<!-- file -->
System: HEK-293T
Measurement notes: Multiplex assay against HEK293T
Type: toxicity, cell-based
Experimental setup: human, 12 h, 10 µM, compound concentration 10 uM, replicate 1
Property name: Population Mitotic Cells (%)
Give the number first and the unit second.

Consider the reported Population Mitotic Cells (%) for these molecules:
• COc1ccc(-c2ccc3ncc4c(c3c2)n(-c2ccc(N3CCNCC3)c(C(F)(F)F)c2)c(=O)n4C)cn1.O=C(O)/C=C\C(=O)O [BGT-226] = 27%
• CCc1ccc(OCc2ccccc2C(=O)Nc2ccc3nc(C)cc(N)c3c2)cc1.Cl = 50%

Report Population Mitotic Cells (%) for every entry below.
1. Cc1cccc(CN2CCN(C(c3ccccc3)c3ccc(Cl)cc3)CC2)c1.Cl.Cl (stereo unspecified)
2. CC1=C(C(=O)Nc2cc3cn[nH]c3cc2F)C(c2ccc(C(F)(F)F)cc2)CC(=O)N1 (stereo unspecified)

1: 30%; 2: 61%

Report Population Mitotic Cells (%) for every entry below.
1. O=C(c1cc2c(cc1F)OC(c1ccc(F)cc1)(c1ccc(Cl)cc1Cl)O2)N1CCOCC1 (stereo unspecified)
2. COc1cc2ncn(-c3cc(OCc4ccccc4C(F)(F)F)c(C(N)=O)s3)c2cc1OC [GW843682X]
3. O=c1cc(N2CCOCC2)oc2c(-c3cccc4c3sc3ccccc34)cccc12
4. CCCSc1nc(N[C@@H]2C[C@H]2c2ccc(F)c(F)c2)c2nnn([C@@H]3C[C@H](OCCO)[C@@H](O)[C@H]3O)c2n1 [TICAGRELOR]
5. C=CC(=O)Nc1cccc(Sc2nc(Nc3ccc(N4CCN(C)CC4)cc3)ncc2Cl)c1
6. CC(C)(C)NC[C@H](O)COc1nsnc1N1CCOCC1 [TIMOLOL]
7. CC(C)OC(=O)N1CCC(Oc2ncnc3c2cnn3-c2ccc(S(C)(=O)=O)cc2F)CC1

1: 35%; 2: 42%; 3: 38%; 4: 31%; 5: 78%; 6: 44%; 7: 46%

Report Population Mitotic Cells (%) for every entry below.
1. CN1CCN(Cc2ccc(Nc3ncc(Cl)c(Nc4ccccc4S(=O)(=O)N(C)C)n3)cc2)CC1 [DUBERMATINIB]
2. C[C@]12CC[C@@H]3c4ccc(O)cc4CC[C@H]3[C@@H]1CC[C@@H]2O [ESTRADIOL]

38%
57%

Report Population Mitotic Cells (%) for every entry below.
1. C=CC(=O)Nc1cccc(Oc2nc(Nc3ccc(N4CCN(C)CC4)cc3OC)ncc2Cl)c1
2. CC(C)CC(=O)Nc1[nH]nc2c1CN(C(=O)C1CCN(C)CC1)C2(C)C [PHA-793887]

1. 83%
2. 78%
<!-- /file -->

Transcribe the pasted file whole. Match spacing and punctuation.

System: HEK-293T
Measurement notes: Multiplex assay against HEK293T
Type: toxicity, cell-based
Experimental setup: human, 12 h, 10 µM, compound concentration 10 uM, replicate 1
Property name: Population Mitotic Cells (%)
Give the number first and the unit second.

Consider the reported Population Mitotic Cells (%) for these molecules:
• COc1ccc(-c2ccc3ncc4c(c3c2)n(-c2ccc(N3CCNCC3)c(C(F)(F)F)c2)c(=O)n4C)cn1.O=C(O)/C=C\C(=O)O [BGT-226] = 27%
• CCc1ccc(OCc2ccccc2C(=O)Nc2ccc3nc(C)cc(N)c3c2)cc1.Cl = 50%

Report Population Mitotic Cells (%) for every entry below.
1. Cc1cccc(CN2CCN(C(c3ccccc3)c3ccc(Cl)cc3)CC2)c1.Cl.Cl (stereo unspecified)
2. CC1=C(C(=O)Nc2cc3cn[nH]c3cc2F)C(c2ccc(C(F)(F)F)cc2)CC(=O)N1 (stereo unspecified)

1: 30%; 2: 61%

Report Population Mitotic Cells (%) for every entry below.
1. O=C(c1cc2c(cc1F)OC(c1ccc(F)cc1)(c1ccc(Cl)cc1Cl)O2)N1CCOCC1 (stereo unspecified)
2. COc1cc2ncn(-c3cc(OCc4ccccc4C(F)(F)F)c(C(N)=O)s3)c2cc1OC [GW843682X]
3. O=c1cc(N2CCOCC2)oc2c(-c3cccc4c3sc3ccccc34)cccc12
4. CCCSc1nc(N[C@@H]2C[C@H]2c2ccc(F)c(F)c2)c2nnn([C@@H]3C[C@H](OCCO)[C@@H](O)[C@H]3O)c2n1 [TICAGRELOR]
5. C=CC(=O)Nc1cccc(Sc2nc(Nc3ccc(N4CCN(C)CC4)cc3)ncc2Cl)c1
6. CC(C)(C)NC[C@H](O)COc1nsnc1N1CCOCC1 [TIMOLOL]
7. CC(C)OC(=O)N1CCC(Oc2ncnc3c2cnn3-c2ccc(S(C)(=O)=O)cc2F)CC1

1: 35%; 2: 42%; 3: 38%; 4: 31%; 5: 78%; 6: 44%; 7: 46%

Report Population Mitotic Cells (%) for every entry below.
1. CN1CCN(Cc2ccc(Nc3ncc(Cl)c(Nc4ccccc4S(=O)(=O)N(C)C)n3)cc2)CC1 [DUBERMATINIB]
2. C[C@]12CC[C@@H]3c4ccc(O)cc4CC[C@H]3[C@@H]1CC[C@@H]2O [ESTRADIOL]

38%
57%

Report Population Mitotic Cells (%) for every entry below.
1. C=CC(=O)Nc1cccc(Oc2nc(Nc3ccc(N4CCN(C)CC4)cc3OC)ncc2Cl)c1
2. CC(C)CC(=O)Nc1[nH]nc2c1CN(C(=O)C1CCN(C)CC1)C2(C)C [PHA-793887]

1. 83%
2. 78%